Press Club

Aussie Eatery Oz Is Doing Bonzer Biz, Owners Say

Heaps of new customers have been saying g’day to Oz restaurant in Clarendon over the past year, its owners say.

Contrary to its portrayal on the new Real Housewives of Potomac season — a teaser video showed proprietors Ashley and Michael Darby arguing about it “not doing well” — Oz (2950 Clarendon Blvd) is currently a profitable business, according to Mr. Darby.

The argument happened in real life on June 22, 2016. Since then, Oz’s brunch business has boomed and helped reverse its fortunes. And a revamped food menu has been greeted with generally positive customer reviews.

That’s a welcome change from when the Washington Post panned Oz’s Australian cuisine as “bland,” shortly after it opened in September 2015, and locals took note of the empty tables one could see inside around dinnertime.

Darby, the Australian-born cofounder of D.C. developer Monumental Realty, admits that things were “not up to scratch” when Oz opened, but said issues with the service and the food have since been corrected. What viewers see at the beginning of “RHOP” season two is part of the restaurant’s “rebuilding” stage.

“We made a significant change that has brought about the success we’re having now,” Darby said. “Over the course of the show, you will find that the restaurant turns that corner and becomes the busy restaurant we have today.”

The other half of the power couple, Ashley Darby — a former Miss District of Columbia who is active in the restaurant’s day-to-day management in between her Instagram-chronicled globetrotting — echoed Michael’s words.

“America witnessed my candid reaction to the growing pains we were experiencing at Oz during the RHOP premiere, filmed last year,” she said. “It has taken some time to find our groove in the trendy Clarendon neighborhood, but we’re really getting into the swing of it. Our weekends are so busy I barely get time to sit down.”

Oz’s $35 bottomless brunch — with unlimited food, penny mimosas, 50 cent beers and $2 bloody marys — has packed them in, according to Michael Darby. Some 500 customers a day visit Oz on the weekends, he said. And the restaurant has high hopes for increasing its weekday bar business and becoming more of a nighttime going-out destination on weekends.

“This is a very fun bar, we have that Australian attitude,” Darby said. Oz is proud of its craft cocktail menu and Australian wine selection; it now brings in a DJ on Saturday nights and, yes, you can order didgeridoo shots, if so inclined.

Darby credits the chef they brought on after the “mediocre” opening for being a big part of Oz’s transformation. Chef Brad Feickert, a tattooed Northern Virginia native who worked for celebrity chefs and also spent time at restaurants in Australia, has created an Australian-influenced menu adjusted for American palates.

“The quality of the food improved significantly when he came in,” Darby said. “The chef is just a good chef, that’s what it comes down to.”

The menu, which is ever evolving, includes both Australian and American staples, along with culinary mashups and exotic meats, including kangaroo, camel and ostrich. (It’s not exotic, but Darby recommends the Australian lamb.)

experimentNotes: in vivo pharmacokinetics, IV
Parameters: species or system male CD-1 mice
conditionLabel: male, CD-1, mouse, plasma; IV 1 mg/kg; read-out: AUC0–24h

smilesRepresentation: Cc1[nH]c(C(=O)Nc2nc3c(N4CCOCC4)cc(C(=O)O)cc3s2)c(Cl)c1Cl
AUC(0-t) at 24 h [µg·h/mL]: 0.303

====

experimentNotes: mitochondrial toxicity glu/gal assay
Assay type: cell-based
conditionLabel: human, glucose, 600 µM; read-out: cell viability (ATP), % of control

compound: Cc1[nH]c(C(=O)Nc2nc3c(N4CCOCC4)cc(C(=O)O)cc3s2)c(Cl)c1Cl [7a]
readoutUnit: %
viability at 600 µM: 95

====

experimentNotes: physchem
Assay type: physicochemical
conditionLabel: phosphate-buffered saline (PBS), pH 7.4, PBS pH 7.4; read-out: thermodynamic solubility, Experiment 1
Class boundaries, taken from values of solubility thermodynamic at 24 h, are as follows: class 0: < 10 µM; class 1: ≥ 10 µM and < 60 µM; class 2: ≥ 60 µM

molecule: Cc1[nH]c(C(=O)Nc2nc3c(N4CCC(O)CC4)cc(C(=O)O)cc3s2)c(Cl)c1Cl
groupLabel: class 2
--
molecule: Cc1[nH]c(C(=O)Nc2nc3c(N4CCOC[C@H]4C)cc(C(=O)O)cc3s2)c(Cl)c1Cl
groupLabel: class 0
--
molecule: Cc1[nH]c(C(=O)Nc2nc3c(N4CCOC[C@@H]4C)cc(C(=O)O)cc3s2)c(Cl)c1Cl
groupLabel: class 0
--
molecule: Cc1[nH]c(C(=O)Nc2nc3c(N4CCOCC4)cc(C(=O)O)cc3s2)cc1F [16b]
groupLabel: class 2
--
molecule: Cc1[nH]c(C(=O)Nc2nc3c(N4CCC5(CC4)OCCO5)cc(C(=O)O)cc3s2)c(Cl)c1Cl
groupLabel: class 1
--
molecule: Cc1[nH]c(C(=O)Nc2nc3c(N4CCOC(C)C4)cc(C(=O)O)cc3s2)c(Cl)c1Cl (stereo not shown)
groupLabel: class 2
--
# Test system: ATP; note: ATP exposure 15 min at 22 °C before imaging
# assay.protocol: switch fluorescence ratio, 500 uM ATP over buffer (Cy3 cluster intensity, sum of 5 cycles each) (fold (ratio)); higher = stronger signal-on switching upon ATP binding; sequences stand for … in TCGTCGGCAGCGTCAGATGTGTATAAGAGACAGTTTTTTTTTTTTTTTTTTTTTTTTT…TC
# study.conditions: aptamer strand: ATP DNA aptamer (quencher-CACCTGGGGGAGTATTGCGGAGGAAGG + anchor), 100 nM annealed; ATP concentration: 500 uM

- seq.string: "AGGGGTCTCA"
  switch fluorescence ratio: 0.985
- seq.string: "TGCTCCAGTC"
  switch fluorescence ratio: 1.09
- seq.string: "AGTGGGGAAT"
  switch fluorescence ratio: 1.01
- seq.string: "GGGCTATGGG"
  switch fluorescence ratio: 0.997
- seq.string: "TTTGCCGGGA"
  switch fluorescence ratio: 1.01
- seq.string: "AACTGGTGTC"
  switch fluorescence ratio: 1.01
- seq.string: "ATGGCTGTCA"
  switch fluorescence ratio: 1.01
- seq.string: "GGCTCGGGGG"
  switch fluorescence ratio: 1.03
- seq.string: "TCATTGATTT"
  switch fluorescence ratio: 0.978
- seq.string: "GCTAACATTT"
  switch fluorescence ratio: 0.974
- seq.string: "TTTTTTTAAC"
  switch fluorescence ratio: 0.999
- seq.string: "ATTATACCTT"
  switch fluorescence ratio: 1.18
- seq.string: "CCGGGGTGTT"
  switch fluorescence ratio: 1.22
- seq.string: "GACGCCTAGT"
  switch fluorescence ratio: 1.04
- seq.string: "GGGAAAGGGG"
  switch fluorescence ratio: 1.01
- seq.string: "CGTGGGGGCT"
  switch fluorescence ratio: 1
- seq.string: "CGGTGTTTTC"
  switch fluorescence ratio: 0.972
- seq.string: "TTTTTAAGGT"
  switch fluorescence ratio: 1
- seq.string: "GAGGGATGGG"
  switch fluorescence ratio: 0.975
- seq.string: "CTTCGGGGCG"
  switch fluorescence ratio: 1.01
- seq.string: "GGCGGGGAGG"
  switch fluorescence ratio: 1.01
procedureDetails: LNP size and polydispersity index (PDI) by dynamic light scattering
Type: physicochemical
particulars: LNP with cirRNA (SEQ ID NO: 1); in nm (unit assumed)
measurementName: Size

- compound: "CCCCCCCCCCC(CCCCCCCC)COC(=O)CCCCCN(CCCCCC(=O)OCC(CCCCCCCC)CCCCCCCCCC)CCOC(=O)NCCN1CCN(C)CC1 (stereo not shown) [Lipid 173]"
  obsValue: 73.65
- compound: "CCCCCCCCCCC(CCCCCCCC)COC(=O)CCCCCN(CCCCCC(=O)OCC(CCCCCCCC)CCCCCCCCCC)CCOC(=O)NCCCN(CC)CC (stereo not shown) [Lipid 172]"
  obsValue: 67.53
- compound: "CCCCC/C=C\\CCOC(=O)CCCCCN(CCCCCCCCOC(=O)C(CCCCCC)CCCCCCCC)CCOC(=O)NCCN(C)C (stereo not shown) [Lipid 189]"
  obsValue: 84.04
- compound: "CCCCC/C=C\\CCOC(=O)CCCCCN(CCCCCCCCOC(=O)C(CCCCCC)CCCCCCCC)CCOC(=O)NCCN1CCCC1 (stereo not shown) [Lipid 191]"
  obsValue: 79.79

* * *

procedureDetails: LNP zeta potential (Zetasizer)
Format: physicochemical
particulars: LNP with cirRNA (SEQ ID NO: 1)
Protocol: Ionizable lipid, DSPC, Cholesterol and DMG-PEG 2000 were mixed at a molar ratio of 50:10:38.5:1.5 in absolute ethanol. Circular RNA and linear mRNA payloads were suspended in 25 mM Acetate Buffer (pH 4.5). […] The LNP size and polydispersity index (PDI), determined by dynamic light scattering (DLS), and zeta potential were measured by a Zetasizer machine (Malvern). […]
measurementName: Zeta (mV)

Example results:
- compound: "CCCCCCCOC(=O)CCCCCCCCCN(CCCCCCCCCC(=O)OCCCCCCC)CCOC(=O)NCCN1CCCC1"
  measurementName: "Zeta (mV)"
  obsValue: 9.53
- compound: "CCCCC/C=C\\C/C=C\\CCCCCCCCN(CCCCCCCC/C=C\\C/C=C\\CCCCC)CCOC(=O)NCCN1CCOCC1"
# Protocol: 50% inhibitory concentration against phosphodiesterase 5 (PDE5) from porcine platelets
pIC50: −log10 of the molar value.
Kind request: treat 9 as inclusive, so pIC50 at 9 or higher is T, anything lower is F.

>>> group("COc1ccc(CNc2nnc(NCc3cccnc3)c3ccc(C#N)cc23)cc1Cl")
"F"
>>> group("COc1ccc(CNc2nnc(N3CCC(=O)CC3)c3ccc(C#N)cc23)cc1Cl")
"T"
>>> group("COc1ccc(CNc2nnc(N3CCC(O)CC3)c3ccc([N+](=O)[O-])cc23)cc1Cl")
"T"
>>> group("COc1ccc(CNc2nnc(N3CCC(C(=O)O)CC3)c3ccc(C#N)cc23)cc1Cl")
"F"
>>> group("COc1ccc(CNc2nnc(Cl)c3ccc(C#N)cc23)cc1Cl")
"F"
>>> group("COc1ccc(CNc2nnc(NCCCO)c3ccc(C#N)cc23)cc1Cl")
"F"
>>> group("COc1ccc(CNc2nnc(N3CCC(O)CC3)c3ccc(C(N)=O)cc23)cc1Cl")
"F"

Just don’t confuse Oz with that well-known “Australian” restaurant chain — needless to say, there are no bloomin’ onions on the menu.

“We’re not Outback Steakhouse in any way,” Darby said. Outback is “not even an Australian product.”

Darby said Oz’s evolution is the result of hard work and persistence. It’s not a question of whether Oz would succeed — online critics predicted its imminent demise early on — but when it would succeed.

“I’m a person who likes to succeed,” he said. “Success for me, I like it to be instantaneous, although it doesn’t always happen that way.”

“It was always going to be here for awhile because I’m one of the most stubborn people you’ll ever find,” he added. “The more people say something is not going to last, the more I’m going to make sure it’s going to stay here. And I have the financial resources to make sure it stays here forever, even if I lose money every day. I will not be closed down because people say stuff, we will find the way to improve our product if it needs to be improved.”

With Oz set for a more prominent role on RHOP season two — it was being planned but was not open in season one — might the restaurant see a big bump in business, a la the region’s other food-related reality show darling, Georgetown Cupcake? Maybe, but Darby is dubious about it.

“To be honest, I really only want people to come here to experience the good food, the great service and the good atmosphere,” he said. “I’m not that eager to have people come and line up to see people who might be on TV.”

What Darby is really hoping for is for Clarendon to step up its culinary game with more locally-grown restaurants and a stronger neighborhood promotion effort.

“The success of Clarendon needs to be tied to owners who live in area, know the area,” said Darby, who lives with Ashley in the Odyssey condo building he developed in Courthouse. “We welcome good restaurants… I don’t see this as competitive, it’s a good thing to pull people in here.”

The second season of the Real Housewives of Potomac premiered on Sunday. New episodes will air Sundays at 9 p.m. on Bravo.

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